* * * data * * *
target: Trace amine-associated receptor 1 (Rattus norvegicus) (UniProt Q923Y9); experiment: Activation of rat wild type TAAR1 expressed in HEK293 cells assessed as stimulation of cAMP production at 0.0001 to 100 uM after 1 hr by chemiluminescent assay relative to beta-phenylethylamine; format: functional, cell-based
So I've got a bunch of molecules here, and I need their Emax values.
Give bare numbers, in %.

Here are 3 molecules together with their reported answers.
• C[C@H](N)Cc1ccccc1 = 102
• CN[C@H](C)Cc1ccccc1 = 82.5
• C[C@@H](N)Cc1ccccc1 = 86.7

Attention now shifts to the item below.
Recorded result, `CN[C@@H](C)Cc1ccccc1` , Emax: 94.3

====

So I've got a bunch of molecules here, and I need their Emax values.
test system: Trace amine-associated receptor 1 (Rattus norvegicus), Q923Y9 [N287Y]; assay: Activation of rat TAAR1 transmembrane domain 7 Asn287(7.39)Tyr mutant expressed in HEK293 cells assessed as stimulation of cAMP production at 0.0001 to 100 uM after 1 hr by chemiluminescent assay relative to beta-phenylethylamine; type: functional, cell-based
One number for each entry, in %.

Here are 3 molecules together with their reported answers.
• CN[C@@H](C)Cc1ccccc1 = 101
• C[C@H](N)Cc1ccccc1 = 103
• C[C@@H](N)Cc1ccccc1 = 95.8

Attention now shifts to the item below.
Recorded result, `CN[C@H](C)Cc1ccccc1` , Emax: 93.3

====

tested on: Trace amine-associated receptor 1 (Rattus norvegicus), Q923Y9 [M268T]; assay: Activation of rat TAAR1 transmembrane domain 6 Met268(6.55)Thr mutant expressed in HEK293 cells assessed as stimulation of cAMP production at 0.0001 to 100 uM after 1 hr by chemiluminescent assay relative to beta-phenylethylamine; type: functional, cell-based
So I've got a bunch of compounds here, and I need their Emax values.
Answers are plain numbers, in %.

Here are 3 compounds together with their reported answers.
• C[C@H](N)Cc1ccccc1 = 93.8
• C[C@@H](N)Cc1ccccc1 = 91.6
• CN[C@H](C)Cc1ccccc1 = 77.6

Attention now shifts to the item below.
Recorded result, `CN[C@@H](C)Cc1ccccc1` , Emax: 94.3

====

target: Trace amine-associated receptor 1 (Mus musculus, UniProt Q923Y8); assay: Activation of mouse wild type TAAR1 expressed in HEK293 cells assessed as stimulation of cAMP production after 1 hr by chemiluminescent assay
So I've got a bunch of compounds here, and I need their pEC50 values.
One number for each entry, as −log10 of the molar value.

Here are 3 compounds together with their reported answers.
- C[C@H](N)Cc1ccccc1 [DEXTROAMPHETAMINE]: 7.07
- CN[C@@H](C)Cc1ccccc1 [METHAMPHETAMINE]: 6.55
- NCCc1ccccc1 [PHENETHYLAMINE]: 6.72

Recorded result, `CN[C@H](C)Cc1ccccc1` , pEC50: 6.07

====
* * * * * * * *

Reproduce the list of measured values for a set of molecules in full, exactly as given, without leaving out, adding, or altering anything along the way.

target: Trace amine-associated receptor 1 (Rattus norvegicus) (UniProt Q923Y9); experiment: Activation of rat wild type TAAR1 expressed in HEK293 cells assessed as stimulation of cAMP production at 0.0001 to 100 uM after 1 hr by chemiluminescent assay relative to beta-phenylethylamine; format: functional, cell-based
So I've got a bunch of molecules here, and I need their Emax values.
Give bare numbers, in %.

Here are 3 molecules together with their reported answers.
• C[C@H](N)Cc1ccccc1 = 102
• CN[C@H](C)Cc1ccccc1 = 82.5
• C[C@@H](N)Cc1ccccc1 = 86.7

Attention now shifts to the item below.
Recorded result, `CN[C@@H](C)Cc1ccccc1` , Emax: 94.3

====

So I've got a bunch of molecules here, and I need their Emax values.
test system: Trace amine-associated receptor 1 (Rattus norvegicus), Q923Y9 [N287Y]; assay: Activation of rat TAAR1 transmembrane domain 7 Asn287(7.39)Tyr mutant expressed in HEK293 cells assessed as stimulation of cAMP production at 0.0001 to 100 uM after 1 hr by chemiluminescent assay relative to beta-phenylethylamine; type: functional, cell-based
One number for each entry, in %.

Here are 3 molecules together with their reported answers.
• CN[C@@H](C)Cc1ccccc1 = 101
• C[C@H](N)Cc1ccccc1 = 103
• C[C@@H](N)Cc1ccccc1 = 95.8

Attention now shifts to the item below.
Recorded result, `CN[C@H](C)Cc1ccccc1` , Emax: 93.3

====

tested on: Trace amine-associated receptor 1 (Rattus norvegicus), Q923Y9 [M268T]; assay: Activation of rat TAAR1 transmembrane domain 6 Met268(6.55)Thr mutant expressed in HEK293 cells assessed as stimulation of cAMP production at 0.0001 to 100 uM after 1 hr by chemiluminescent assay relative to beta-phenylethylamine; type: functional, cell-based
So I've got a bunch of compounds here, and I need their Emax values.
Answers are plain numbers, in %.

Here are 3 compounds together with their reported answers.
• C[C@H](N)Cc1ccccc1 = 93.8
• C[C@@H](N)Cc1ccccc1 = 91.6
• CN[C@H](C)Cc1ccccc1 = 77.6

Attention now shifts to the item below.
Recorded result, `CN[C@@H](C)Cc1ccccc1` , Emax: 94.3

====

target: Trace amine-associated receptor 1 (Mus musculus, UniProt Q923Y8); assay: Activation of mouse wild type TAAR1 expressed in HEK293 cells assessed as stimulation of cAMP production after 1 hr by chemiluminescent assay
So I've got a bunch of compounds here, and I need their pEC50 values.
One number for each entry, as −log10 of the molar value.

Here are 3 compounds together with their reported answers.
- C[C@H](N)Cc1ccccc1 [DEXTROAMPHETAMINE]: 7.07
- CN[C@@H](C)Cc1ccccc1 [METHAMPHETAMINE]: 6.55
- NCCc1ccccc1 [PHENETHYLAMINE]: 6.72

Recorded result, `CN[C@H](C)Cc1ccccc1` , pEC50: 6.07

====